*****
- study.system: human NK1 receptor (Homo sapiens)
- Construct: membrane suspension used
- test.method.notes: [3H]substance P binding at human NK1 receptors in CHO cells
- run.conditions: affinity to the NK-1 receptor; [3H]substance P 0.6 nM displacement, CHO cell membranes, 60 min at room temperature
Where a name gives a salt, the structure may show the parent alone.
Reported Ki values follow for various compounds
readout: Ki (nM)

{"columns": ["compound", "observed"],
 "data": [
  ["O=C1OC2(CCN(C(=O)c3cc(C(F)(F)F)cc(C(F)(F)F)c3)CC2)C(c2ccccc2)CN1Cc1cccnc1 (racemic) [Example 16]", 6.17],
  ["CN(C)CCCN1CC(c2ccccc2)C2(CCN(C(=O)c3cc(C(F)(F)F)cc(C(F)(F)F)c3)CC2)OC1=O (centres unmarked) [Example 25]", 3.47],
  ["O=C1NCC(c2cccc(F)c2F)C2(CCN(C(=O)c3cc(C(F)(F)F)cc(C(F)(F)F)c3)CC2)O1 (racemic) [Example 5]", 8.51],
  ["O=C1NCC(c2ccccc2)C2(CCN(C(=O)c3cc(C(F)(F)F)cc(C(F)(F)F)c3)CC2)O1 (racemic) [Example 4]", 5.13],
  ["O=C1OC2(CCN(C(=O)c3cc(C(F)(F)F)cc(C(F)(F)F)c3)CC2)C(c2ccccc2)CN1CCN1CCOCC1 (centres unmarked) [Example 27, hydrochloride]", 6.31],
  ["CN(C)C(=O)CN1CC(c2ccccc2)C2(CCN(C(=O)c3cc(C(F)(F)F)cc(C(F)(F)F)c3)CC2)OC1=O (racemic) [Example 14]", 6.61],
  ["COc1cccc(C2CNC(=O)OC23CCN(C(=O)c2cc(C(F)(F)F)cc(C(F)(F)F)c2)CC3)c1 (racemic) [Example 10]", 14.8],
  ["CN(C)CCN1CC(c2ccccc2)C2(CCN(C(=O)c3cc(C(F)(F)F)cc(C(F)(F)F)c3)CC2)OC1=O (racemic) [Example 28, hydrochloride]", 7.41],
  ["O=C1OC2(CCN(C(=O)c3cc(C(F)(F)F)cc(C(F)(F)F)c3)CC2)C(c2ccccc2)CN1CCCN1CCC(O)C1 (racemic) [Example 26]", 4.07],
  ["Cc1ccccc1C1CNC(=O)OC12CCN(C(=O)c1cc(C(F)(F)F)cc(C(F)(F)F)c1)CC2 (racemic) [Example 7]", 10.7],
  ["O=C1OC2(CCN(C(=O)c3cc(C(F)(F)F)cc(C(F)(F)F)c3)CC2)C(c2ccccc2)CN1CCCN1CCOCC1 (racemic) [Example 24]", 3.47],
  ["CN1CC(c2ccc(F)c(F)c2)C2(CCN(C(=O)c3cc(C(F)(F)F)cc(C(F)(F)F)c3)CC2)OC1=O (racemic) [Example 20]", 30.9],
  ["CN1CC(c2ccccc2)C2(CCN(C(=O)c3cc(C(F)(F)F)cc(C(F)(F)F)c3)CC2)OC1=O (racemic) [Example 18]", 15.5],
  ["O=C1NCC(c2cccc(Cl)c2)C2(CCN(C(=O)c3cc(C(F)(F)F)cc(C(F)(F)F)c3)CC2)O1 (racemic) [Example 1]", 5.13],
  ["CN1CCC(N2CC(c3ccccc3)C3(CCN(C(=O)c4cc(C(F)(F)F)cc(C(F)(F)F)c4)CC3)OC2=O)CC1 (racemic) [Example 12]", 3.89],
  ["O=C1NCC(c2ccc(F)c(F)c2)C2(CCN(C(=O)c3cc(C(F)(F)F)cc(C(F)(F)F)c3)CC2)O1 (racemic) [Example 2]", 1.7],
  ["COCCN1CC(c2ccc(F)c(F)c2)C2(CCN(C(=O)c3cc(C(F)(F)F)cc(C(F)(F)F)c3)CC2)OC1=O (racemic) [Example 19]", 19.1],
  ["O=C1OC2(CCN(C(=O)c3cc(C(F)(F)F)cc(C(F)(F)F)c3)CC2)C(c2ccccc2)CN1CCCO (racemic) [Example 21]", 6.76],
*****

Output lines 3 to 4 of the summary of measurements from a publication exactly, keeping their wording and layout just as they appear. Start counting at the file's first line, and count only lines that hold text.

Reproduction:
- test.method.notes: [3H]substance P binding at human NK1 receptors in CHO cells
- run.conditions: affinity to the NK-1 receptor; [3H]substance P 0.6 nM displacement, CHO cell membranes, 60 min at room temperature